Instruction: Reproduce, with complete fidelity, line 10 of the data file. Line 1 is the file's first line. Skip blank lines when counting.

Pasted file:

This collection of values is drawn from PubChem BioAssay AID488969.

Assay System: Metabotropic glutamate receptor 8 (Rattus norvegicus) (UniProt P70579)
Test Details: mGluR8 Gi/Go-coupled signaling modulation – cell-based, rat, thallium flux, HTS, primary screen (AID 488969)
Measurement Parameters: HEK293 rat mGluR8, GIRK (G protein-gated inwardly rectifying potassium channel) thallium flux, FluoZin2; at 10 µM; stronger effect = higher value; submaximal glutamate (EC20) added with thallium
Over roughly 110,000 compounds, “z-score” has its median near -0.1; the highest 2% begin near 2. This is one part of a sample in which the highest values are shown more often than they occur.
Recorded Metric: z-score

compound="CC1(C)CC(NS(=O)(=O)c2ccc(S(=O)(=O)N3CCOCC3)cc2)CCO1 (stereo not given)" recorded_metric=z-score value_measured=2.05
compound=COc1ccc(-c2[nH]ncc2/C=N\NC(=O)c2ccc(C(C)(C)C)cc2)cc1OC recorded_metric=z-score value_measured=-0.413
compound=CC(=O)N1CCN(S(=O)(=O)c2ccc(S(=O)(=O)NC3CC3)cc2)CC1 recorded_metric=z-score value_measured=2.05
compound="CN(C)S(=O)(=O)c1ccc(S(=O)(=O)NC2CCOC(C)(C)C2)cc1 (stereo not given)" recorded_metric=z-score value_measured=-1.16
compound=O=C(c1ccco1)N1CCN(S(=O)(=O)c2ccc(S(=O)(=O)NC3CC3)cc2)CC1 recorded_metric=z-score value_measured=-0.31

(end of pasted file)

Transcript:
compound="CN(C)S(=O)(=O)c1ccc(S(=O)(=O)NC2CCOC(C)(C)C2)cc1 (stereo not given)" recorded_metric=z-score value_measured=-1.16